Extraction of N-terminally Blocked Proteins from Electrophoresis Gels and Sequence Analysis Using a Benchtop MALDI-TOF Mass Spectrometer
- Combining protein extraction from electrophoresis gels and the MALDI-8020 benchtop MALDI-TOF mass spectrometer to measure molecular weights of N-terminally blocked proteins and perform sequence analysis by ISD
- Carbonic anhydrase extracted from the protein gel was mixed with sinapic acid or DAN, analyzed in linear mode using the MALDI-8020
- Using "Mass++™" and Basic Local Alignment Search Tool (BLAST), a homology search for the amino sequence obtained from the detected peaks
Proteins may now be easily identified using trypsin digestion pretreatment and a mass spectrometer. This type of workflow is well-established and is accessible even to non-MS experts. In such workflows, protein identification is achieved through simple database searching with a search engine, such as Mascot (Matrix Science). However, in the case of terminal sequence analysis of proteins that have undergone processing or mass spectrometric identification of proteins from minor biological species not listed in databases, more expensive high-end instrumentation and more complex workflows, requiring skilled operators, are often employed. Furthermore, protein sequencers are generally used as a method for protein terminal sequence analysis; but in the case of N-terminally blocked proteins, de-blocking is necessary as a pretreatment to perform analysis. The pretreatment may not work well depending on the protein type and therefore requires a level of skill/experience which may limit its use.
In recent years, it has become possible to analyze the sequence of proteins whose N-terminal is blocked or which are not registered in databases by utilizing protein fragmentation that occurs in the ion source (ISD: In-Source Decay) of MALDI-TOF mass spectrometers. In addition, ISD is theoretically not restricted by the mass of each sample, so high-mass proteins can be sequenced directly without trypsin digestion.
Nevertheless, since ISD requires the target protein to be isolated and purified, protein sequence analysis by ISD has yet to gain popularity with non-experts of mass spectrometry.
As a solution to such problems, this article introduces an example of combining protein extraction from electrophoresis gels and the MALDI-8020 benchtop MALDI-TOF mass spectrometer (Fig. 1) to measure molecular weights of N-terminally blocked proteins and perform sequence analysis by ISD.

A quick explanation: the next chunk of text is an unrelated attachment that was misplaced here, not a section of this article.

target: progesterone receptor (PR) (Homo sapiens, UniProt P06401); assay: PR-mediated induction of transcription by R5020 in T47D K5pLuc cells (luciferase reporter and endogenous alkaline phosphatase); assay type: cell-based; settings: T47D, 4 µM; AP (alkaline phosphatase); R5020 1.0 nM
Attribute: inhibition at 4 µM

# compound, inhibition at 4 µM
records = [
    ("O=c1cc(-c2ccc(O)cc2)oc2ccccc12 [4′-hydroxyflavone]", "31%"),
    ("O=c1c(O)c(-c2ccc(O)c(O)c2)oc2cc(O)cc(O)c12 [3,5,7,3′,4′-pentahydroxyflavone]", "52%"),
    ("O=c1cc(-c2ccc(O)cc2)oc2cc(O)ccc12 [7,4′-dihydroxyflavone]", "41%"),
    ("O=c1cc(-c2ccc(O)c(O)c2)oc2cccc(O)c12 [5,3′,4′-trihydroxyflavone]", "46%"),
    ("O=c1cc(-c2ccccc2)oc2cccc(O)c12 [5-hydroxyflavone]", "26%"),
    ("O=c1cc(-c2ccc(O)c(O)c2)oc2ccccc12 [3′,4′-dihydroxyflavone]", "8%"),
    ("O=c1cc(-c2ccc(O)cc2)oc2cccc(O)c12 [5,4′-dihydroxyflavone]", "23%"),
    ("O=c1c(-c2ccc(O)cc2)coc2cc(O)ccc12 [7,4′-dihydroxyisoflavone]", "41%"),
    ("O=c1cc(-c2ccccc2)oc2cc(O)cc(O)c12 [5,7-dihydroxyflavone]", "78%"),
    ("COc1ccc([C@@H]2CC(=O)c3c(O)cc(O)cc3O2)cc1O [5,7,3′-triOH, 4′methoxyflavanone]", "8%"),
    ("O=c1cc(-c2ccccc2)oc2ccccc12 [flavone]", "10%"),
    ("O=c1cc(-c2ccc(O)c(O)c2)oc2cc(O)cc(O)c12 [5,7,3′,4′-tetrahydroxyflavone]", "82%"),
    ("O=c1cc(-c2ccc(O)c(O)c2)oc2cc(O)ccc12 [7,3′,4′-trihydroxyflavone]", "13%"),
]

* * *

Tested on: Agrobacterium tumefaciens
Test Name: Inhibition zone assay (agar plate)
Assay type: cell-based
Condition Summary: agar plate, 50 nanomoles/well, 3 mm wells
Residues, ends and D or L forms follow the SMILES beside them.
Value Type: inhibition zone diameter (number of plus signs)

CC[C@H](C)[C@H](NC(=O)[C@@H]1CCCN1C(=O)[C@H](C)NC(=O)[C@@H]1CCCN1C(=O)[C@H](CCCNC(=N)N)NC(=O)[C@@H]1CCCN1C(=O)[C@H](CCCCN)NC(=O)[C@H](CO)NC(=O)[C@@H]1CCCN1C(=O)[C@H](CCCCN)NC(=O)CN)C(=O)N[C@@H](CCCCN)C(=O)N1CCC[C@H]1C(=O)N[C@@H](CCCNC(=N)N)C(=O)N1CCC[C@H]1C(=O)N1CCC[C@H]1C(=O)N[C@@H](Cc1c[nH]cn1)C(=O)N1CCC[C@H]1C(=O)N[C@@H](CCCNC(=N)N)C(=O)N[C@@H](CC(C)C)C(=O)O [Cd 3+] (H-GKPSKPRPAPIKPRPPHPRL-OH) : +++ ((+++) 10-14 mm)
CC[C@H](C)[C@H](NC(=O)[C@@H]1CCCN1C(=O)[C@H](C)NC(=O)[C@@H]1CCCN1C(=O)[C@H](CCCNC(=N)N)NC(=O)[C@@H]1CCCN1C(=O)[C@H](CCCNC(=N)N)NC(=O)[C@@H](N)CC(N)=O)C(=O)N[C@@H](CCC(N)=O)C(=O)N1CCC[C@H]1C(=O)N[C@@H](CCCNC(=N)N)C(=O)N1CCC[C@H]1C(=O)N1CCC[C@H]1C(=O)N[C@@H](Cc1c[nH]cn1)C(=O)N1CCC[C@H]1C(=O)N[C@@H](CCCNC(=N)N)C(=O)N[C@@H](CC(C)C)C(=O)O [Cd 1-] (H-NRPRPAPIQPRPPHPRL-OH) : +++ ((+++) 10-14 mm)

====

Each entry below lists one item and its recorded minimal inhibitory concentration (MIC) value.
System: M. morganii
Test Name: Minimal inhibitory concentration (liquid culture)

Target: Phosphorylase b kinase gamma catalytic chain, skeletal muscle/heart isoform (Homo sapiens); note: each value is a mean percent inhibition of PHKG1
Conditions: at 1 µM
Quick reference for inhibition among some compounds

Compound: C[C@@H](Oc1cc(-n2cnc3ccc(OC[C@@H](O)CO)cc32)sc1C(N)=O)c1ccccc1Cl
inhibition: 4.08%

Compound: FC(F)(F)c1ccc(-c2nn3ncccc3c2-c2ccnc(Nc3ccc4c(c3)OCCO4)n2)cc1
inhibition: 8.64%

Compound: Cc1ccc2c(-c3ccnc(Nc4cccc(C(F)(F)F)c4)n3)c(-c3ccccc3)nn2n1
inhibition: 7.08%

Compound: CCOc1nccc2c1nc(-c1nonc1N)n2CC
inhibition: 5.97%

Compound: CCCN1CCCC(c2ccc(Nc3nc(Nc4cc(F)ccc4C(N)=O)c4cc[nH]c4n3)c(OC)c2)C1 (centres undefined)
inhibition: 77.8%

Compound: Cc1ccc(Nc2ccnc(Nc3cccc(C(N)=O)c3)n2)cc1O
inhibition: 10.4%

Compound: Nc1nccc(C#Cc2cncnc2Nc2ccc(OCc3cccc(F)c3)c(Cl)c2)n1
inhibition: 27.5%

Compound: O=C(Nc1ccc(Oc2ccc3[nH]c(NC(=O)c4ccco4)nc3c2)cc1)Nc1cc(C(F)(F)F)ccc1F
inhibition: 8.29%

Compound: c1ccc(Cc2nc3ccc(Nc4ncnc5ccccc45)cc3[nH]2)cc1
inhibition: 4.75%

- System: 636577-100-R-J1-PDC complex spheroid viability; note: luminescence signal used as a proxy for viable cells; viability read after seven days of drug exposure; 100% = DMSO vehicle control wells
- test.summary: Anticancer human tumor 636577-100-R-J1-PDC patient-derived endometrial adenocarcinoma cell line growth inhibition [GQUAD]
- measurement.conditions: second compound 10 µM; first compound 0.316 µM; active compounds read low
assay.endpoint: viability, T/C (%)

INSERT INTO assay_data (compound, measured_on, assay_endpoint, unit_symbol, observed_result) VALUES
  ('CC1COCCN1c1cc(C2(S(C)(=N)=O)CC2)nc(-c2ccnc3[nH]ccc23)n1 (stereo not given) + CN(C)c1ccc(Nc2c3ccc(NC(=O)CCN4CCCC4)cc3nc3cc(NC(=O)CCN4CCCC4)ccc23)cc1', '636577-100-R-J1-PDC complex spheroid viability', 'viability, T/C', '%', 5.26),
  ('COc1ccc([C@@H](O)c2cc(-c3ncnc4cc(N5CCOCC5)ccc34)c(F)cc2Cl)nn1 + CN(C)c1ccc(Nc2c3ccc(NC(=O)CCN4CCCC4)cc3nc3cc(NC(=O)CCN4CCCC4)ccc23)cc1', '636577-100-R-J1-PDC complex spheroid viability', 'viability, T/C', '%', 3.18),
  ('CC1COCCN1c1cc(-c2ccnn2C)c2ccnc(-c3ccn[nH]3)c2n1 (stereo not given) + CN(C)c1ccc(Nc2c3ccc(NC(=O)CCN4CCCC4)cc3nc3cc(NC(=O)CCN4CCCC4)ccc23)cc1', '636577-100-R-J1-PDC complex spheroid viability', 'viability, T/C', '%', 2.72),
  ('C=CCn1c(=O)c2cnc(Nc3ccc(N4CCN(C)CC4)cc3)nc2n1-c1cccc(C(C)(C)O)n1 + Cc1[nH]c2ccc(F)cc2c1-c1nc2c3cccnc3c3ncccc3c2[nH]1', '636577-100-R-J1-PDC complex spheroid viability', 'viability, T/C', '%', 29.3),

Materials and Methods
Bovine carbonic anhydrase (Sigma-Aldrich), whose N-terminal is acetylated, was used as a model sample. The sample was dissolved in a buffer solution for electrophoresis, heated at 95 °C for 5 minutes, and electrophoresed on a polyacrylamide gel (ATTO 12.5 %, precast e-PAGEL). The resulting polyacrylamide gel was stained with CBB (ATTO EzStain AQua) to detect protein spots (Fig. 2).
Using an extraction buffer solution containing surfactant, we extracted proteins from the bands of the gel-separated carbonic anhydrase. We then precipitated the proteins in the extraction buffer solution using chloroform/methanol to remove surfactant and salts and conducted measurements using the MALDI-TOF mass spectrometer. Sinapic acid was used as MALDI matrix for protein molecular weight measurement and 1,5-diaminonaphthalene (DAN) for sequence analysis by ISD.
The carbonic anhydrase extracted from the gel was mixed with sinapic acid and was analyzed in linear mode using the MALDI-8020. The result is shown in Fig. 3. A peak corresponding to the singly-charged protonated carbonic anhydrase extracted from the 10 pmol protein spot/band was detected near m/z 29030.
Next, the carbonic anhydrase extracted from the 25 pmol protein band was mixed with DAN and analyzed in linear mode, again using the MALDI-8020. The result is shown in Fig. 4. Peaks consistent with the masses of c-ions (N-terminal fragments generated from a protein by ISD) were predominantly detected (center in Fig. 4, bottom in Fig. 4). By using free software "Mass++ ™" and Basic Local Alignment Search Tool (BLAST), which is an amino acid sequence alignment tool for proteins, we conducted a homology search for the amino sequence obtained from the detected peaks. This resulted in carbonic anhydrase being matched as the highest probability (bottom right in Fig. 4). In addition, from the detected c-ion fragment masses and the amino acid sequence of carbonic anhydrase registered in the databases, we can infer that the N-terminal sequence is SHHWGYGKH... and is Nacetylated (top in Fig. 4).
Following extraction of proteins from electrophoresis gels, we measured the molecular weight of N-terminally blocked proteins and, subsequently, performed sequence analysis by ISD using the MALDI-8020 benchtop MALDI-TOF mass spectrometer. The results suggest that (partial) sequence information of proteins whose exact sequence is not registered in databases can still be determined and that the terminal sequence of proteins that have undergone processing can also be analyzed using this technique. Of the proteins extracted from electrophoresis gels, the minimum concentration which permitted sequence analysis of proteins by ISD was 25 pmol/gel. Higher sensitivity or more efficient protein extraction is required for the analysis of lower protein amounts by this technique. However, there is a case report1 of sequence analysis using a mass spectrometer by collecting proteins from dissolvable polyacrylamide gels at a high yield rate. Future development can be expected.